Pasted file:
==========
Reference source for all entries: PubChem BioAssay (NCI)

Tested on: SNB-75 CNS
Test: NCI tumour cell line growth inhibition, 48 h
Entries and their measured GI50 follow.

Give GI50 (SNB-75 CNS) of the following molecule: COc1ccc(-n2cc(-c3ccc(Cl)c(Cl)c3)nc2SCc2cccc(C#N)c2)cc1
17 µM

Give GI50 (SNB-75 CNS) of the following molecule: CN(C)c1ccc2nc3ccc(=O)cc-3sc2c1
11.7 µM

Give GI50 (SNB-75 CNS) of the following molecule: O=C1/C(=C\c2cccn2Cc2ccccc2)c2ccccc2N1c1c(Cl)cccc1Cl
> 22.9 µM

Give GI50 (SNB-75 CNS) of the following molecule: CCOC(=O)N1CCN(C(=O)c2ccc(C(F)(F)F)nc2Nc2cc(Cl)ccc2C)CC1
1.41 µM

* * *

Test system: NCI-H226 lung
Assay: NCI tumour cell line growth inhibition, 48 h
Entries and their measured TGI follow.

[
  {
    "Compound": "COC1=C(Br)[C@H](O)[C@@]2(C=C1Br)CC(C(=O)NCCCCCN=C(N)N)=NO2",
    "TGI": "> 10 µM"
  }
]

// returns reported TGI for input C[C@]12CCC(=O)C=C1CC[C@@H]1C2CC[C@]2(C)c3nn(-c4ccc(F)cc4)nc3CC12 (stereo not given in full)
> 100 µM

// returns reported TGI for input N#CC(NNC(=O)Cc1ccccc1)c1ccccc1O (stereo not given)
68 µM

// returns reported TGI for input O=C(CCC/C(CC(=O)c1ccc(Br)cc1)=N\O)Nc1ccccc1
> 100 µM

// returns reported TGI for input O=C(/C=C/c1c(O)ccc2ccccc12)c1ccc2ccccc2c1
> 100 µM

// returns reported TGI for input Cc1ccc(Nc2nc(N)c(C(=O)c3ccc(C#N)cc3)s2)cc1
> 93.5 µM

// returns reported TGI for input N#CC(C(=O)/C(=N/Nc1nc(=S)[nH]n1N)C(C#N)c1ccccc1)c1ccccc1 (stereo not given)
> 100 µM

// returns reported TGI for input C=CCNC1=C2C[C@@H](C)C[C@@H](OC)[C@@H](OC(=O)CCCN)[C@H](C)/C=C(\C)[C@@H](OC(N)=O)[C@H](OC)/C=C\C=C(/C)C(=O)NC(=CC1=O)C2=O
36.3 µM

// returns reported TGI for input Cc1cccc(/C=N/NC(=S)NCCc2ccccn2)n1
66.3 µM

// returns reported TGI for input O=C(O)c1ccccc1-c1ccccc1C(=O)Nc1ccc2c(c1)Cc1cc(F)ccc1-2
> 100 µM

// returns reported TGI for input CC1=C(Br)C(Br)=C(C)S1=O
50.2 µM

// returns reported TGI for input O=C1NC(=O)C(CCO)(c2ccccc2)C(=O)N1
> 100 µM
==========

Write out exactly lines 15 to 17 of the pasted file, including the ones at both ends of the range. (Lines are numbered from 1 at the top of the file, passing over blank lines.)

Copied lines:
Assay: NCI tumour cell line growth inhibition, 48 h
Entries and their measured TGI follow.

[